Fidelity International will oppose Maurel et Prom’s acquisition of Wentworth Resources, throwing the deal into question.
The deal requires approval from 75% of shares to go ahead. Fidelity has 11.87%, or around 21.18 million shares. The crucial vote is due to take place on February 23.
Maurel made the offer in December for Wentworth, proposing to pay 32.5 pence per share.
Wentworth, announcing the move from Fidelity, said it had made the offer in December for Wentworth, proposing to pay 32.5 pence per share. commitments of 23.14% in support of the deal.
Wentworth chairman Tim Bushell noted Fidelity’s position in opposing the Maurel deal. Despite this, he said, the board recommended “shareholders vote in favour” of the scheme at the court meeting and the relevant resolutions at the general meeting.
The Maurel offer was a 30% premium to the last business day before it was announced. However, various shareholders have raised concerns that it remains lower than Wentworth’s previous share price.
Noting concerns from shareholders, Wentworth secured an opinion from Institutional Shareholders Services (ISS) and Pensions & Investment Research Consultants (PIRC) earlier this month backing the deal. The two proxy advisors said shareholders should vote in favour of the deal.
Fidelity is the single largest shareholder in Wentworth. Other major shareholders include DNB Bank with 10.54%, Vitol with 9.49% and OVMK Vermogensbeheer with 7.41%.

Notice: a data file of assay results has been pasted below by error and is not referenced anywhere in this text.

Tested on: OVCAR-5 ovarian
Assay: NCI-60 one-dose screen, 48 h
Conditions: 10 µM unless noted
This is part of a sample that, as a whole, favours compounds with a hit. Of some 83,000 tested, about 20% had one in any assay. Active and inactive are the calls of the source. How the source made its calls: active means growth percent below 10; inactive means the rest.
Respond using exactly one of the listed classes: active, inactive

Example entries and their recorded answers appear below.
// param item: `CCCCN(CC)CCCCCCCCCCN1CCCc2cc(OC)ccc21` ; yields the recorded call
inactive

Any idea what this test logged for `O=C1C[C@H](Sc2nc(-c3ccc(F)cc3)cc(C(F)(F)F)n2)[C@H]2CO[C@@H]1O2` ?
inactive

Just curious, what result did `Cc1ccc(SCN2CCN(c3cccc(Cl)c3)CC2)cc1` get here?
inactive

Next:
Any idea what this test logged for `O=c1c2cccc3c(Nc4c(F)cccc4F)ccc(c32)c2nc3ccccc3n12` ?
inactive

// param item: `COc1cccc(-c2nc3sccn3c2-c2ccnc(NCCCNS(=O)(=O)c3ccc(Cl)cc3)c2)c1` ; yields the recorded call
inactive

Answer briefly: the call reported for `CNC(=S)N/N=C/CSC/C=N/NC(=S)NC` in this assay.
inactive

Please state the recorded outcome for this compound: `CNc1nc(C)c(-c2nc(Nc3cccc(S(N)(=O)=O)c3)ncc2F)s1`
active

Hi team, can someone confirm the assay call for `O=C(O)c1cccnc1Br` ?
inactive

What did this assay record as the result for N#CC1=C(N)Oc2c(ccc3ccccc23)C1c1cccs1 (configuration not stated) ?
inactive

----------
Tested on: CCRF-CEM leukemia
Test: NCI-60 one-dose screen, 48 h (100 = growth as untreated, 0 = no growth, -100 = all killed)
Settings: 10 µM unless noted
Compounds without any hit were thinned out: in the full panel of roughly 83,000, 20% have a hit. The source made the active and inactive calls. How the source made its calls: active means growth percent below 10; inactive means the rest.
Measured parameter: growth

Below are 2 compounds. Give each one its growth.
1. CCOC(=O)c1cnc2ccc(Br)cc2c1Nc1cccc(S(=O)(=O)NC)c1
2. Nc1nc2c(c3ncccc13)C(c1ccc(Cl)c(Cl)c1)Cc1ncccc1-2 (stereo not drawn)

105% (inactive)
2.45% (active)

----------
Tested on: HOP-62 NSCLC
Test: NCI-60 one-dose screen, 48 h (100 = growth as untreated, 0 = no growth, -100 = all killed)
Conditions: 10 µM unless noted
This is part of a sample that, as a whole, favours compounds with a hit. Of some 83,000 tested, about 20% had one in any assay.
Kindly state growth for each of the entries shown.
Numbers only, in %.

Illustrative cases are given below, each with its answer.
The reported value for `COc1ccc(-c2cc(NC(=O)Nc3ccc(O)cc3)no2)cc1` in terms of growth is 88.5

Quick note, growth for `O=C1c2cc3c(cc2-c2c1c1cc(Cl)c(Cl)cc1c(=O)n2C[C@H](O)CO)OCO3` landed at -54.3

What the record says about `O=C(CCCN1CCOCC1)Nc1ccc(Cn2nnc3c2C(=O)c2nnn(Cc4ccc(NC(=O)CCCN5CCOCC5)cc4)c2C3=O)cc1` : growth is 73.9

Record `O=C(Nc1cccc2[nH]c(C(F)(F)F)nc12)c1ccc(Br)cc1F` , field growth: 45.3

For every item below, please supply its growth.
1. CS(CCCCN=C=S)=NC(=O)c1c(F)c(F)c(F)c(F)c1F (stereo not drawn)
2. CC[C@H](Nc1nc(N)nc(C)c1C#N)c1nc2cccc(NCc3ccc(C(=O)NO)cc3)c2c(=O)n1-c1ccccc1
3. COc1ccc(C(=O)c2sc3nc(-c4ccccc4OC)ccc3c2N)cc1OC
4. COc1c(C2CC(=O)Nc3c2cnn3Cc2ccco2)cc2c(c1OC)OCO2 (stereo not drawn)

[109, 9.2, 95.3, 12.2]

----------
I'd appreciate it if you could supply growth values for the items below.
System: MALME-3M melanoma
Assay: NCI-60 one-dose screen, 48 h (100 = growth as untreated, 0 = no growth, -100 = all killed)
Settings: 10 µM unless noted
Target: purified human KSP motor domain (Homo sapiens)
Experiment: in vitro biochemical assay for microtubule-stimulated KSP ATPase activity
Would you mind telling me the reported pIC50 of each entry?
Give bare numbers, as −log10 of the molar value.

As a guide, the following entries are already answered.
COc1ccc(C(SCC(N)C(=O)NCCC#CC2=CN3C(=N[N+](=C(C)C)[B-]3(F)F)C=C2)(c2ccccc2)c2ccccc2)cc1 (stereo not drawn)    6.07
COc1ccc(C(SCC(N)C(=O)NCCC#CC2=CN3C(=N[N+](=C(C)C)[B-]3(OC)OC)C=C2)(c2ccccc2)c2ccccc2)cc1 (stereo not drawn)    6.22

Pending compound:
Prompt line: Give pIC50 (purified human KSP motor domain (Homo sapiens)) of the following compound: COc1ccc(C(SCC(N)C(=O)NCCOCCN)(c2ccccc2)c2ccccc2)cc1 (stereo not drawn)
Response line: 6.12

Retail shareholders opposing the sale have said Fidelity would be crucial in blocking the deal.
Pool running dry
Wentworth warned in December that it was running down cost recovery under the production-sharing agreement (PSA). It is this recovery of more than $300mn of historic costs that has driven “strong cashflows” for Wentworth.
Given reduced investments in Mnazi Bay recently, Wentworth warned that there would be periods in 2023 where costs have been fully recovered. As such, it is facing “substantially lower revenues”.
Furthermore, Tanzania is investigating the cost pool for 2013 to 2015. This could “further impact revenue”, it warned.
Wentworth CEO Katherine Roe speaking in December, said that given this uncertain prospect it was an “opportune moment” for shareholders to sell.
One shareholder, Cliff Weight, took issue with how Wentworth’s position had suddenly changed. “There were years of positive statements and then suddenly they announce they’re happy to be taken over at a not particularly high price,” Weight said.
Wentworth’s management have failed to look after shareholders’ best interests, he continued. “It’s hugely disappointing, these are shareholders who are not in it for a short-term punt. These are long-term investors – and the directors elected not to represent those. The best we can get from these directors is a higher offer.”